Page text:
Passion Sucks PT 2

Passion Sucks Pt 2

Random Thoughts

A friend of my wife has recently become really excited about blogging for the vegan food movement and in a conversation about being really happy they thought, “Is this passion?” This comes after my last article about how passion sucks… there’s nothing wrong with that. Finding the thing you love is a good thing and I don’t want to take away from that, but here’s one possible reason why things look good right now: this blogger is living her dream, as opposed to daydreaming about it and never making it happen.

Listening to one of my favorite podcasts, Hidden Brain, an episode popped up about how daydreaming can become an obstacle to success. The study and book about the effects of positive thinking by Gabriele Oettingen, who wrote Rethinking Positive Thinking: Inside The New Science Of Motivation, talks about how positive thinking puts people into a mental state that mimics accomplishment before they have even started out and actually creates negative results.

This is the trouble that I have with wishful thinking, or passion in this case: it’s not moving the ball down the field. You are not gaining any momentum and if we consider the interview below it may actually be counter productive. The resolution, it turns out, is to be more realistic to counteract your flights of fancy.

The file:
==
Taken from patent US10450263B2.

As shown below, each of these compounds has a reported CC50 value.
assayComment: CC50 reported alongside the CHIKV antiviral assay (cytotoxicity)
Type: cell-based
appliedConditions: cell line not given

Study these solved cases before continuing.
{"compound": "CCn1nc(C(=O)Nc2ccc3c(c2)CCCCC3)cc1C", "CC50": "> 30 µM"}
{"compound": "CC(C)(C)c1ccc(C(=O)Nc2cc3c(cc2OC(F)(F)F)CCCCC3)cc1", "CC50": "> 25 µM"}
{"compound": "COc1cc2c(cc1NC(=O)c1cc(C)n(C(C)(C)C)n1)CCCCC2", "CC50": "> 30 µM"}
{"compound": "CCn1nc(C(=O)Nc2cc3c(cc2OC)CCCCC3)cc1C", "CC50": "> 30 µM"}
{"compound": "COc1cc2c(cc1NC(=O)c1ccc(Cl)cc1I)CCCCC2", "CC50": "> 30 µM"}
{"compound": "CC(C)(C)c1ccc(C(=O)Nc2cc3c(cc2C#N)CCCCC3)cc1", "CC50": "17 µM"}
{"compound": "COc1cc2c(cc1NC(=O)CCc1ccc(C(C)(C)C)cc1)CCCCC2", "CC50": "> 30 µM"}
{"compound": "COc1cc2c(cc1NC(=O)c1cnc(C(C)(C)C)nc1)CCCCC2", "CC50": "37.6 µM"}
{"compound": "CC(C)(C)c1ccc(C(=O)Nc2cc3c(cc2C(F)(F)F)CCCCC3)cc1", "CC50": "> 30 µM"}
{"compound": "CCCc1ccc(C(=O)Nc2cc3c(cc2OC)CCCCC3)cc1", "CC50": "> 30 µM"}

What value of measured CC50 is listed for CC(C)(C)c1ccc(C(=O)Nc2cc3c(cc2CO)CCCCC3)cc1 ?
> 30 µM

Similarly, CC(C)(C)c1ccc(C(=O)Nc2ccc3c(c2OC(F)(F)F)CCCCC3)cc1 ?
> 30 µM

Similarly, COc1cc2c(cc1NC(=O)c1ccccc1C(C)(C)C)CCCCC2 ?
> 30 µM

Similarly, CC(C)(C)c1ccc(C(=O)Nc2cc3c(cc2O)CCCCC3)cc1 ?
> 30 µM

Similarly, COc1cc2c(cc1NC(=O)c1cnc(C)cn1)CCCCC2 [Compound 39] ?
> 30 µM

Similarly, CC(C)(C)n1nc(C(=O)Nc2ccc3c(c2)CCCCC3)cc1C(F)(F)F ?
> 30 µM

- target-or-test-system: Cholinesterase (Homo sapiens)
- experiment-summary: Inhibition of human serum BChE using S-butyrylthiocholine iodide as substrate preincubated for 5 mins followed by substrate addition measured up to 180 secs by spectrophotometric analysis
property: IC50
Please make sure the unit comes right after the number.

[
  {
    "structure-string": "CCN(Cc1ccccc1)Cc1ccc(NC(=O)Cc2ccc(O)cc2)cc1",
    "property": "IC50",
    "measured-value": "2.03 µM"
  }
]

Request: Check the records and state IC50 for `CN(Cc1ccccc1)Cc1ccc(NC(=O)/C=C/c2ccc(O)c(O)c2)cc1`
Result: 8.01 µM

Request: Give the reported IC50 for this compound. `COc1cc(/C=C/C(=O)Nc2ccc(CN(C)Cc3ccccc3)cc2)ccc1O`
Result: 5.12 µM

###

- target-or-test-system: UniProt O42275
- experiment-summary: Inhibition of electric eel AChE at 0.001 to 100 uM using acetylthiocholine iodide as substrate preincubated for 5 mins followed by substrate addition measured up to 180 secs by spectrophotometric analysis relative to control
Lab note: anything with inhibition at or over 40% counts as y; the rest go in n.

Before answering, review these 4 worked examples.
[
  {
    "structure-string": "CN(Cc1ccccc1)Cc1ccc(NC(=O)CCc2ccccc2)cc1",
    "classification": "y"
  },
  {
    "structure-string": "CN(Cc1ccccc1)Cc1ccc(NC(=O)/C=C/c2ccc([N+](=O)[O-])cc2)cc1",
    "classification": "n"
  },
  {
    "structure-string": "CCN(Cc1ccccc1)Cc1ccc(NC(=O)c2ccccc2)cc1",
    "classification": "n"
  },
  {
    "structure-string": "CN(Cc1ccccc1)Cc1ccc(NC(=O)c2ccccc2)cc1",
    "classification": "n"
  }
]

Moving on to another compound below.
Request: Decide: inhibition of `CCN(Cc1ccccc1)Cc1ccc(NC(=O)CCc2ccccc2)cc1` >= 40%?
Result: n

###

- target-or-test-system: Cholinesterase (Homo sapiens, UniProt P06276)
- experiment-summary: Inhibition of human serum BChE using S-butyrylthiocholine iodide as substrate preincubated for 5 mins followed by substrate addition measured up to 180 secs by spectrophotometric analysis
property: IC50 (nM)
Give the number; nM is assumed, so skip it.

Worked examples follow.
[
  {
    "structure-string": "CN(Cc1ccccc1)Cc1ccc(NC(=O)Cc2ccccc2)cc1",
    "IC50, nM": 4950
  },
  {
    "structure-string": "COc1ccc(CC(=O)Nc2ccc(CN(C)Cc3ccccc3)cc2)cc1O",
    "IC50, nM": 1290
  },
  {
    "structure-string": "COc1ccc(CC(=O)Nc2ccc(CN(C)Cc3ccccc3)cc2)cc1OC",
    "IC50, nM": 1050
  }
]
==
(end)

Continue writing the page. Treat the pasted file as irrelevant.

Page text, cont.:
Learn more about how to overcome this problem by listening in and be sure to check out the rest of the catalog. It’s a great show that I highly recommend.

Listen to the Hidden Brain Podcast: WOOP, There It Is! here. 



Copyright © 2016 Robert C. Olson


Connecting Inspiration


Micah Ganske, along with people like Simon StålenhagCold Design Ltd or Ian McQue, have made a living bringing the future into reality. Though I’m not sure how much Ganske does the sort of industrial design that others do for games or movies. However what interests me isn’t the design-y art work, but his take on inspiration.

I’ve been thinking about how inspiration works in my life and making connections is one way seeing the relationship between creative work and where ideas come from. However, my memory isn’t great and making connections can be a surreal experience if it happens at all. To a degree I feel more free although I do worry about losing it all one day.

What Ganske and I agree on here is that inspiration comes almost after the fact. I don’t think about connections before I start creating. I create and find connections stepping forward from the darkness while I’m working. It’s strange really. And makes it difficult to find and tap the endless well of inspiration.

For Ganske’s part speed plays an important role. For me it’s getting out of my seat and exploring the world.